A regularly updated blog about my vintage Kenner Star Wars toy collection. Some stuff that I've recently acquired; some stuff that I've had since I was a kid. Some rare, some common, but all sharing the warmth, charm and character of the "first generation" of Star Wars toys - the ones we played with as kids in the late '70s and early '80s.

Monday, February 12, 2018

Imperial Attack Base

With temperatures here in Winnipeg hovering around -25C it seems like a great time to showcase another of the fantastic Hoth-themed playsets from The Empire Strikes Back. This time it's the turn of the Imperial Attack Base.

I always wondered why the playset was called the "Imperial Attack Base" when it would have made so much more sense to theme it as a "Rebel Snow Bunker" or something like that. The Rebels were the guys who dug all those trenches around their base, set up defence turrets, etc. so why wouldn't Kenner have brought this toy out as part of the Rebel defences? All we saw of the Imperials in the Hoth assault was giant walkers and snowtroopers flooding into Echo Base. It didn't seem like the Imperials would have had the time or inclination to set up "Attack Bases" with a certain Dark Lord so eager to Force-choke anybody who didn't step to it with sufficient alacrity. But Imperial Attack Base it is, nonetheless...

Lots of play features in this set. Action levers, land mine, snow bridge, command post and cannon!

Box sides illustrate some play scenarios...

The dreaded "Laser machine gun"! (sic)

"Heavy Laser", sure. "Laser Cannon", makes sense. But "Laser machine gun"???

And here we see a snowtrooper about to step on a land mine presumably laid by his own side, in their own Attack Base. No wonder the Rebels all escaped Hoth...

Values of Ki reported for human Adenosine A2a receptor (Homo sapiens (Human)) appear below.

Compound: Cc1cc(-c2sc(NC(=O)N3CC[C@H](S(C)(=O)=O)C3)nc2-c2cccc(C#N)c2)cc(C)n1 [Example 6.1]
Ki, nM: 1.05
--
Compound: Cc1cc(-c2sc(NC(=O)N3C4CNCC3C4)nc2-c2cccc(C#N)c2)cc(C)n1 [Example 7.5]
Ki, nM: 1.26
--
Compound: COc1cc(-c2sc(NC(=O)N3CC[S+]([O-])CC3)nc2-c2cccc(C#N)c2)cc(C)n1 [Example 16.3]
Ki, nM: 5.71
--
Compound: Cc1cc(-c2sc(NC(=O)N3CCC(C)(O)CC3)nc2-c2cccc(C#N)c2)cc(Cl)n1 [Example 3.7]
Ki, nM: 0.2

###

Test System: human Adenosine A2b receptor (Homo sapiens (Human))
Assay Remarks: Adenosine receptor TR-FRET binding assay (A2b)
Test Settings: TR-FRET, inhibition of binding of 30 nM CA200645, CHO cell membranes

Blow the roof off that bridge!

Cool production still of a snowtrooper with a tri-pod laser cannon.

Now on to the fun part, setting up the tableaux! Here we re-create the box front with Vader and his snowtrooper squad preparing to repel the Rebel cavalry led by Han and Chewie.

"Laser machine gun" brought into action.

"Pretend you detonate the snow bridge!"

Box side photo - two snowtroopers about to beat a retreat in the face of the Rebel assault???

Command post blows sky-high.

Some close-up shots of the toy's details. Just some great sculpting apparent in the snow textures here.

The business end of the LMG.

Defending the Base.

Vader stands out a bit against the snow, no? Maybe a white cape would have been a better choice, just this once.

Detail of the snow bridge.

The command post. Note two roof pieces that fit on top.

Assembled toy.

The toy with all of its component parts: base, command post structure and two roof pieces, snow wall, two-part snow bridge, Laser machine gun. You'll find that many loose Attack Bases are missing one or more of these pieces - the roof parts to the command post can be especially tough to find.

Copyright info on the bottom of the base. Note reference to "Lucas Film Ltd" and "Rev 10". Unlike parts like the bases from the Land of the Jawas playset, the Creature Cantina playset, and the Droid Factory, though, the Attack Base parts were not re-used in other released toys.

Handy instructions for assembling and using the action features on your Attack Base :-)

The Imperial Attack Base has to be one of the most feature-packed playsets released in the ESB wave and I'm happy to have a complete one in nice shape. I still think it a shame that the movie connection wasn't made stronger by branding this as a "Rebel Defence Base" or similar, though - just imagine how cool the box art might have been. By this time the Kenner packaging designers were losing their inhibitions about limiting illustrations to collections that kids might realistically have had - witness the five snowtroopers, four Rebel soldiers and two Tauntauns here. How cool would it have been to see a box front with swarms of attacking snowtroopers and an AT-AT or AT-ST or two!


  1. Everything about Hoth rocks! This was a great playset, and once again, like the Snowspeeder, I didn't have it as a kid. I bought one for a friend for his birthday, hoping someone would reciprocate. But no. Thank goodness for the internet and ebay. Nice post.

  2. Thanks for the comment GI! I didn't have this one as a kid either - maybe my parents thought it would be silly to pay for plastic snow when there's tons of the real stuff outside for free :-)